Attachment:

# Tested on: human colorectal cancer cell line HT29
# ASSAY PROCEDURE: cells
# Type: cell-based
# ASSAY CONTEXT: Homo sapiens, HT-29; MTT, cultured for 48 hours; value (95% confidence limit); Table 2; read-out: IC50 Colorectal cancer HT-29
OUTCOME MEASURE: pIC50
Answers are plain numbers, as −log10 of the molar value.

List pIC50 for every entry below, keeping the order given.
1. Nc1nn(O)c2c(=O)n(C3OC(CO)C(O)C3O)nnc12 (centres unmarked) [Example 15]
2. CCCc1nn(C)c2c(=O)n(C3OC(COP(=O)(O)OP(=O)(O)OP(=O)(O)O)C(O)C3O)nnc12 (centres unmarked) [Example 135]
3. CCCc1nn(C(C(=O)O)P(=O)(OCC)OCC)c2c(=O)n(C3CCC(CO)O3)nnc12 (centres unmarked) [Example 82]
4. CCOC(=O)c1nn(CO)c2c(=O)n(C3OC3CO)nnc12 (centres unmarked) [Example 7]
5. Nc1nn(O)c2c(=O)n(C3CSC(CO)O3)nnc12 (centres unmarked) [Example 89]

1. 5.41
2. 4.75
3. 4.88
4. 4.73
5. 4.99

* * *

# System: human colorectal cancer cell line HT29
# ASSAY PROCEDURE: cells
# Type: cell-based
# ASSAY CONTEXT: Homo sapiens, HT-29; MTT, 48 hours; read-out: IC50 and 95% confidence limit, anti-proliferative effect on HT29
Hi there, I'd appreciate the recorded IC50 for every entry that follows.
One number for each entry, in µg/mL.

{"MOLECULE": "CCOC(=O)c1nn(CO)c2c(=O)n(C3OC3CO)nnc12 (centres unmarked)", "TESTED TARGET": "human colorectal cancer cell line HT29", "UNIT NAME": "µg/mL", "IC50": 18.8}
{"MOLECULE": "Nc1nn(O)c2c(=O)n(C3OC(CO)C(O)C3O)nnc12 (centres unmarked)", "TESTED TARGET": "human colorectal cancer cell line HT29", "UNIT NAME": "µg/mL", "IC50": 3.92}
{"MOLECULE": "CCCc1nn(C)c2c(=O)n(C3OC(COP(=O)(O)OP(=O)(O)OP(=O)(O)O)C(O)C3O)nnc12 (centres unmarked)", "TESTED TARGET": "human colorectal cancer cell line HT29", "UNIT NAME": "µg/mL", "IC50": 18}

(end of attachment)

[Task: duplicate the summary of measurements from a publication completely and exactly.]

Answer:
# Tested on: human colorectal cancer cell line HT29
# ASSAY PROCEDURE: cells
# Type: cell-based
# ASSAY CONTEXT: Homo sapiens, HT-29; MTT, cultured for 48 hours; value (95% confidence limit); Table 2; read-out: IC50 Colorectal cancer HT-29
OUTCOME MEASURE: pIC50
Answers are plain numbers, as −log10 of the molar value.

List pIC50 for every entry below, keeping the order given.
1. Nc1nn(O)c2c(=O)n(C3OC(CO)C(O)C3O)nnc12 (centres unmarked) [Example 15]
2. CCCc1nn(C)c2c(=O)n(C3OC(COP(=O)(O)OP(=O)(O)OP(=O)(O)O)C(O)C3O)nnc12 (centres unmarked) [Example 135]
3. CCCc1nn(C(C(=O)O)P(=O)(OCC)OCC)c2c(=O)n(C3CCC(CO)O3)nnc12 (centres unmarked) [Example 82]
4. CCOC(=O)c1nn(CO)c2c(=O)n(C3OC3CO)nnc12 (centres unmarked) [Example 7]
5. Nc1nn(O)c2c(=O)n(C3CSC(CO)O3)nnc12 (centres unmarked) [Example 89]

1. 5.41
2. 4.75
3. 4.88
4. 4.73
5. 4.99

* * *

# System: human colorectal cancer cell line HT29
# ASSAY PROCEDURE: cells
# Type: cell-based
# ASSAY CONTEXT: Homo sapiens, HT-29; MTT, 48 hours; read-out: IC50 and 95% confidence limit, anti-proliferative effect on HT29
Hi there, I'd appreciate the recorded IC50 for every entry that follows.
One number for each entry, in µg/mL.

{"MOLECULE": "CCOC(=O)c1nn(CO)c2c(=O)n(C3OC3CO)nnc12 (centres unmarked)", "TESTED TARGET": "human colorectal cancer cell line HT29", "UNIT NAME": "µg/mL", "IC50": 18.8}
{"MOLECULE": "Nc1nn(O)c2c(=O)n(C3OC(CO)C(O)C3O)nnc12 (centres unmarked)", "TESTED TARGET": "human colorectal cancer cell line HT29", "UNIT NAME": "µg/mL", "IC50": 3.92}
{"MOLECULE": "CCCc1nn(C)c2c(=O)n(C3OC(COP(=O)(O)OP(=O)(O)OP(=O)(O)O)C(O)C3O)nnc12 (centres unmarked)", "TESTED TARGET": "human colorectal cancer cell line HT29", "UNIT NAME": "µg/mL", "IC50": 18}